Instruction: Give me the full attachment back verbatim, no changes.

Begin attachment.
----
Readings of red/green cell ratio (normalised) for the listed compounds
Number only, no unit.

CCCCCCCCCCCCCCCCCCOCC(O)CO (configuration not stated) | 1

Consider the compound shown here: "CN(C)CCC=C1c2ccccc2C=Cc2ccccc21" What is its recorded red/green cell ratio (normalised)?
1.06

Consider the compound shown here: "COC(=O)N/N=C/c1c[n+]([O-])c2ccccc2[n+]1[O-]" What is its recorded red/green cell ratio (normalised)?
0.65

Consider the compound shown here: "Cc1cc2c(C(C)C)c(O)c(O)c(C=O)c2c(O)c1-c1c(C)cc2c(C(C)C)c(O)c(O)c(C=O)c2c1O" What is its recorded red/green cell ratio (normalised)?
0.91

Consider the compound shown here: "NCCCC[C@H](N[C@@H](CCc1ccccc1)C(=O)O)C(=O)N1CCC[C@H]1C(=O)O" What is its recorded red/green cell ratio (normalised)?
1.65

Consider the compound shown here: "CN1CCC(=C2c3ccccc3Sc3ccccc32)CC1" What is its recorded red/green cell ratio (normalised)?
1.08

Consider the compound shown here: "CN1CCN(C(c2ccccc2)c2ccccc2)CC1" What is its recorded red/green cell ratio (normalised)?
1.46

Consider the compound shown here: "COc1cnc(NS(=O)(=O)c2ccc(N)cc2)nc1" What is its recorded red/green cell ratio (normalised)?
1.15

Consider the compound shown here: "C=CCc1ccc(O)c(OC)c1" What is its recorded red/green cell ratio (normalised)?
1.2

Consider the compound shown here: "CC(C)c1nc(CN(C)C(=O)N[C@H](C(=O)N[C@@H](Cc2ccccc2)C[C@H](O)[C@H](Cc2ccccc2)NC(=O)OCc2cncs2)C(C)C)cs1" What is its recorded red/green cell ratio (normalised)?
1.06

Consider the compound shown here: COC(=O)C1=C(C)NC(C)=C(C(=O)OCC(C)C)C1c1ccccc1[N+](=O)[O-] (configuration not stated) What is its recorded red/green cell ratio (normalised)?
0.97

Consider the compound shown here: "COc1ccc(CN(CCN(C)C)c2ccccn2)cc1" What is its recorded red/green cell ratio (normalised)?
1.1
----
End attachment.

Readings of red/green cell ratio (normalised) for the listed compounds
Number only, no unit.

CCCCCCCCCCCCCCCCCCOCC(O)CO (configuration not stated) | 1

Consider the compound shown here: "CN(C)CCC=C1c2ccccc2C=Cc2ccccc21" What is its recorded red/green cell ratio (normalised)?
1.06

Consider the compound shown here: "COC(=O)N/N=C/c1c[n+]([O-])c2ccccc2[n+]1[O-]" What is its recorded red/green cell ratio (normalised)?
0.65

Consider the compound shown here: "Cc1cc2c(C(C)C)c(O)c(O)c(C=O)c2c(O)c1-c1c(C)cc2c(C(C)C)c(O)c(O)c(C=O)c2c1O" What is its recorded red/green cell ratio (normalised)?
0.91

Consider the compound shown here: "NCCCC[C@H](N[C@@H](CCc1ccccc1)C(=O)O)C(=O)N1CCC[C@H]1C(=O)O" What is its recorded red/green cell ratio (normalised)?
1.65

Consider the compound shown here: "CN1CCC(=C2c3ccccc3Sc3ccccc32)CC1" What is its recorded red/green cell ratio (normalised)?
1.08

Consider the compound shown here: "CN1CCN(C(c2ccccc2)c2ccccc2)CC1" What is its recorded red/green cell ratio (normalised)?
1.46

Consider the compound shown here: "COc1cnc(NS(=O)(=O)c2ccc(N)cc2)nc1" What is its recorded red/green cell ratio (normalised)?
1.15

Consider the compound shown here: "C=CCc1ccc(O)c(OC)c1" What is its recorded red/green cell ratio (normalised)?
1.2

Consider the compound shown here: "CC(C)c1nc(CN(C)C(=O)N[C@H](C(=O)N[C@@H](Cc2ccccc2)C[C@H](O)[C@H](Cc2ccccc2)NC(=O)OCc2cncs2)C(C)C)cs1" What is its recorded red/green cell ratio (normalised)?
1.06

Consider the compound shown here: COC(=O)C1=C(C)NC(C)=C(C(=O)OCC(C)C)C1c1ccccc1[N+](=O)[O-] (configuration not stated) What is its recorded red/green cell ratio (normalised)?
0.97

Consider the compound shown here: "COc1ccc(CN(CCN(C)C)c2ccccn2)cc1" What is its recorded red/green cell ratio (normalised)?
1.1